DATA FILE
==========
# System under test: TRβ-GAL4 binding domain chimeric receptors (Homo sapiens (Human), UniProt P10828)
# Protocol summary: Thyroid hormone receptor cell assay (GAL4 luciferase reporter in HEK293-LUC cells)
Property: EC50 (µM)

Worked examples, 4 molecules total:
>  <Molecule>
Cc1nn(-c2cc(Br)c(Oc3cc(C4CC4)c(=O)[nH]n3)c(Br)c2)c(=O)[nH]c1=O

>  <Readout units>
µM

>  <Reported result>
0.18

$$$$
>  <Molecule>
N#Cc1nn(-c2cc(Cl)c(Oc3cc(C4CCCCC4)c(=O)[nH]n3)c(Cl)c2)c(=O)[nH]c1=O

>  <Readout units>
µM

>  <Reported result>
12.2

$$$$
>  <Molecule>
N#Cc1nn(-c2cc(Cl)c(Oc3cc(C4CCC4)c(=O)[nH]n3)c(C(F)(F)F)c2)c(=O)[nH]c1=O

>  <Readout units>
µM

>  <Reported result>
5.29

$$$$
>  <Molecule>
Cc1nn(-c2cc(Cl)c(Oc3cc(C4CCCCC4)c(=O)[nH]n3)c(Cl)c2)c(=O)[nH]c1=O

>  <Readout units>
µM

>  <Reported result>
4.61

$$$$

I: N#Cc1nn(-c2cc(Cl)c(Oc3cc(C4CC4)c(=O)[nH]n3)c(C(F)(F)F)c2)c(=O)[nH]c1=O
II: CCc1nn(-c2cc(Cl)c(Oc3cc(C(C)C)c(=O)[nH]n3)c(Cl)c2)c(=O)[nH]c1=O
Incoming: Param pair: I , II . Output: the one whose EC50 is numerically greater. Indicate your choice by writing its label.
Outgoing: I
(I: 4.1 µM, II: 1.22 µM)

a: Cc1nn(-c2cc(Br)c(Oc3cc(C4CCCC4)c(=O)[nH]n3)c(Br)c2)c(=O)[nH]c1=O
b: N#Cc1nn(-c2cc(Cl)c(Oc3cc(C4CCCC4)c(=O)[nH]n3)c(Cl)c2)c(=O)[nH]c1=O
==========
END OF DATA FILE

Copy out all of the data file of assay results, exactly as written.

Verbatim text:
# System under test: TRβ-GAL4 binding domain chimeric receptors (Homo sapiens (Human), UniProt P10828)
# Protocol summary: Thyroid hormone receptor cell assay (GAL4 luciferase reporter in HEK293-LUC cells)
Property: EC50 (µM)

Worked examples, 4 molecules total:
>  <Molecule>
Cc1nn(-c2cc(Br)c(Oc3cc(C4CC4)c(=O)[nH]n3)c(Br)c2)c(=O)[nH]c1=O

>  <Readout units>
µM

>  <Reported result>
0.18

$$$$
>  <Molecule>
N#Cc1nn(-c2cc(Cl)c(Oc3cc(C4CCCCC4)c(=O)[nH]n3)c(Cl)c2)c(=O)[nH]c1=O

>  <Readout units>
µM

>  <Reported result>
12.2

$$$$
>  <Molecule>
N#Cc1nn(-c2cc(Cl)c(Oc3cc(C4CCC4)c(=O)[nH]n3)c(C(F)(F)F)c2)c(=O)[nH]c1=O

>  <Readout units>
µM

>  <Reported result>
5.29

$$$$
>  <Molecule>
Cc1nn(-c2cc(Cl)c(Oc3cc(C4CCCCC4)c(=O)[nH]n3)c(Cl)c2)c(=O)[nH]c1=O

>  <Readout units>
µM

>  <Reported result>
4.61

$$$$

I: N#Cc1nn(-c2cc(Cl)c(Oc3cc(C4CC4)c(=O)[nH]n3)c(C(F)(F)F)c2)c(=O)[nH]c1=O
II: CCc1nn(-c2cc(Cl)c(Oc3cc(C(C)C)c(=O)[nH]n3)c(Cl)c2)c(=O)[nH]c1=O
Incoming: Param pair: I , II . Output: the one whose EC50 is numerically greater. Indicate your choice by writing its label.
Outgoing: I
(I: 4.1 µM, II: 1.22 µM)

a: Cc1nn(-c2cc(Br)c(Oc3cc(C4CCCC4)c(=O)[nH]n3)c(Br)c2)c(=O)[nH]c1=O
b: N#Cc1nn(-c2cc(Cl)c(Oc3cc(C4CCCC4)c(=O)[nH]n3)c(Cl)c2)c(=O)[nH]c1=O